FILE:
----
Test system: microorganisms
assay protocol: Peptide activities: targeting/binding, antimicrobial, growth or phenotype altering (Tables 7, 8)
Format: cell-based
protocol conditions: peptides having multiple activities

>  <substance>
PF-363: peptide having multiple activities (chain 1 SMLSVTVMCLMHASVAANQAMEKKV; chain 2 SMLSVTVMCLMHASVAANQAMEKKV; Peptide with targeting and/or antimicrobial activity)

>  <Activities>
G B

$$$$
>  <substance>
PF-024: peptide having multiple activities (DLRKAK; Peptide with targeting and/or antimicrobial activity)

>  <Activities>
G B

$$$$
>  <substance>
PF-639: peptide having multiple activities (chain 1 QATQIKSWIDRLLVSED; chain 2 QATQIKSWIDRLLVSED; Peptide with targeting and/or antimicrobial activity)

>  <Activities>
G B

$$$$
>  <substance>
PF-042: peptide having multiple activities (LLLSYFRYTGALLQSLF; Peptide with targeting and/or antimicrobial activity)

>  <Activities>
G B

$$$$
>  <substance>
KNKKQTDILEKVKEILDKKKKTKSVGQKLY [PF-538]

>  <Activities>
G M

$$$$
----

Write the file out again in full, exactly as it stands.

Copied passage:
Test system: microorganisms
assay protocol: Peptide activities: targeting/binding, antimicrobial, growth or phenotype altering (Tables 7, 8)
Format: cell-based
protocol conditions: peptides having multiple activities

>  <substance>
PF-363: peptide having multiple activities (chain 1 SMLSVTVMCLMHASVAANQAMEKKV; chain 2 SMLSVTVMCLMHASVAANQAMEKKV; Peptide with targeting and/or antimicrobial activity)

>  <Activities>
G B

$$$$
>  <substance>
PF-024: peptide having multiple activities (DLRKAK; Peptide with targeting and/or antimicrobial activity)

>  <Activities>
G B

$$$$
>  <substance>
PF-639: peptide having multiple activities (chain 1 QATQIKSWIDRLLVSED; chain 2 QATQIKSWIDRLLVSED; Peptide with targeting and/or antimicrobial activity)

>  <Activities>
G B

$$$$
>  <substance>
PF-042: peptide having multiple activities (LLLSYFRYTGALLQSLF; Peptide with targeting and/or antimicrobial activity)

>  <Activities>
G B

$$$$
>  <substance>
KNKKQTDILEKVKEILDKKKKTKSVGQKLY [PF-538]

>  <Activities>
G M

$$$$